What’€™s the best way to teach kids about how their food choices affect the planet? Let them get their hands dirty, working on the farm that grows the food they eat every day in their school cafeteria.

It’€™s called a hands-on, experiential learning. And it works, according to the folks at Wolf Ridge Environmental Learning Center (ELC), near OCA’€™s home office in Finland, Minn.

The Wolf Ridge school farm took root four years ago as a joint study project coordinated by local farmer David Abazs and a group of Wolf Ridge student naturalists. Abazs, now the Wolf Ridge farm manager (and an OCA board member), hatched a plan for a seven-acre organic farm atthe ELC, where kids from the schools that visit Wolf Ridge could participate in growing the vegetables being served in the dining hall.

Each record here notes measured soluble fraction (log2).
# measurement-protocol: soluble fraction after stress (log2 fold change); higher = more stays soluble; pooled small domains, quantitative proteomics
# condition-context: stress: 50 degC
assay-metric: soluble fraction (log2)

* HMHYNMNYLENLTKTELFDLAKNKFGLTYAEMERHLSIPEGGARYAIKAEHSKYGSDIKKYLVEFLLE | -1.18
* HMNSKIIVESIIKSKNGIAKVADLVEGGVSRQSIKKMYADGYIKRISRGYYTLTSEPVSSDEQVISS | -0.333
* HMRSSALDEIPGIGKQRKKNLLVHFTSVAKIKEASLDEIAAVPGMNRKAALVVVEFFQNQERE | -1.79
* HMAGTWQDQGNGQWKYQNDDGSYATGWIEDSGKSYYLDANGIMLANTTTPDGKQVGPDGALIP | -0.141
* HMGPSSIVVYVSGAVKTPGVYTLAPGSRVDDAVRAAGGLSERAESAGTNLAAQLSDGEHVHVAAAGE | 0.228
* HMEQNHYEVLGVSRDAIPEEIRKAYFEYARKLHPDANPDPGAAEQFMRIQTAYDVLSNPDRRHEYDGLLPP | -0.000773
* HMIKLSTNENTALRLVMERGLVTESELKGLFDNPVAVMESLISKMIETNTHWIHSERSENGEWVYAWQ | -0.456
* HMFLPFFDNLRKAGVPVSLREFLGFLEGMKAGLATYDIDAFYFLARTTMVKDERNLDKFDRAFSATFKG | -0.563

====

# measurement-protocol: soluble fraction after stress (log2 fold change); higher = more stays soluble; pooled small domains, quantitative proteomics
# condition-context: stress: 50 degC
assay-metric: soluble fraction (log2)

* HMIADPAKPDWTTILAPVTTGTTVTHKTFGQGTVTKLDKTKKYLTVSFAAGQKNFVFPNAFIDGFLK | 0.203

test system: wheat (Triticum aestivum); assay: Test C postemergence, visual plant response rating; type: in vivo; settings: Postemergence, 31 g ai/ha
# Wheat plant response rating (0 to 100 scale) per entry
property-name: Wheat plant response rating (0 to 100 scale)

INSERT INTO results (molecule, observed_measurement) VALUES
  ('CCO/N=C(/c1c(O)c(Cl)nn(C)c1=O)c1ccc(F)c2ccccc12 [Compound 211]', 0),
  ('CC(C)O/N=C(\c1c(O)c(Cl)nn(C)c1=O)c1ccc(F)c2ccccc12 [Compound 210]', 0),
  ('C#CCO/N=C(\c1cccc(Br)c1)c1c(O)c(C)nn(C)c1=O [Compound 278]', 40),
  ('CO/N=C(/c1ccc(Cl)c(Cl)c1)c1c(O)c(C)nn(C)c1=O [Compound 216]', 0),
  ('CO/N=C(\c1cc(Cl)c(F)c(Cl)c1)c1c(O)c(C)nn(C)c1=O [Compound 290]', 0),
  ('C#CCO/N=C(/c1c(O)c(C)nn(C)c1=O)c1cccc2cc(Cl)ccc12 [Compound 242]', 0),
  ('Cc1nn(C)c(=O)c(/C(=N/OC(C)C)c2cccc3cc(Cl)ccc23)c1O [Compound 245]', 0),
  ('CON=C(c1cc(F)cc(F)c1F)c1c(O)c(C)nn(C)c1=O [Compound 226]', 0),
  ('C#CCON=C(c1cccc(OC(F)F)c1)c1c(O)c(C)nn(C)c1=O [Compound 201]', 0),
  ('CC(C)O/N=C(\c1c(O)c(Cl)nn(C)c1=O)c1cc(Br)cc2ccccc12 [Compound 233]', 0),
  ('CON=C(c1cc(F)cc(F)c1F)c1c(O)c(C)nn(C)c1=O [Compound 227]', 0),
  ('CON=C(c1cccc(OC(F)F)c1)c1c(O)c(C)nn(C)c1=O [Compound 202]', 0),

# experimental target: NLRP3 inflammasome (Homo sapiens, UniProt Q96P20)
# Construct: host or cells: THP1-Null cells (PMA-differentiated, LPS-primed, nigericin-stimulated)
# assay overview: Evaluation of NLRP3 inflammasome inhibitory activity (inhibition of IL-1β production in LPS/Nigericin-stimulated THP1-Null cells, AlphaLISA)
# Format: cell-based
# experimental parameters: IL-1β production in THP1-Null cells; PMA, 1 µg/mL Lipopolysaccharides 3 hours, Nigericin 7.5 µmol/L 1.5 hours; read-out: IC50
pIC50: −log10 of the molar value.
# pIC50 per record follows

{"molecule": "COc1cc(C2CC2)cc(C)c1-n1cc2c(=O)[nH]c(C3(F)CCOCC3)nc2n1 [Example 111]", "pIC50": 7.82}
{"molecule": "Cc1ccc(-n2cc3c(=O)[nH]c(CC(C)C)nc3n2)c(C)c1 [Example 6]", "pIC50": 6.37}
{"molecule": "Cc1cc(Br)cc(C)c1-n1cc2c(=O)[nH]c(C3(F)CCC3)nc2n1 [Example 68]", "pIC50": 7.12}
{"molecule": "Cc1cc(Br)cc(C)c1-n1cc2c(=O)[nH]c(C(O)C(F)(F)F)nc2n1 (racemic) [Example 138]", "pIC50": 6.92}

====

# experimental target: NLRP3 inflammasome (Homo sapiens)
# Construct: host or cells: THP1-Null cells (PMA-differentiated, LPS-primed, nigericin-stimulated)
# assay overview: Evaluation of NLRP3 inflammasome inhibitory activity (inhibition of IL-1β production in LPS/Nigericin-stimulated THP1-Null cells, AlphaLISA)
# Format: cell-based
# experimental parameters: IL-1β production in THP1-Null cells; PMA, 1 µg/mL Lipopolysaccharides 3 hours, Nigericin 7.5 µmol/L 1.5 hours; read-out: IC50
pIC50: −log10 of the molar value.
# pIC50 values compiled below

The group was able to take the project from vision to reality last year, thanks to grants from the Minnesota Department of Agriculture (MDA) and the OCA. That and the muscle provided by volunteers and interns who cleared brush, poured concrete and planted the first seedlings.

Abazs says the farm’€™s long-term goal ‘€“ besides connecting students with the biological systems that produce their food – is to provide all of the vegetables for the 300,000 meals consumed each year at the ELC. For now, they’€™re all just looking forward to their first September harvest.

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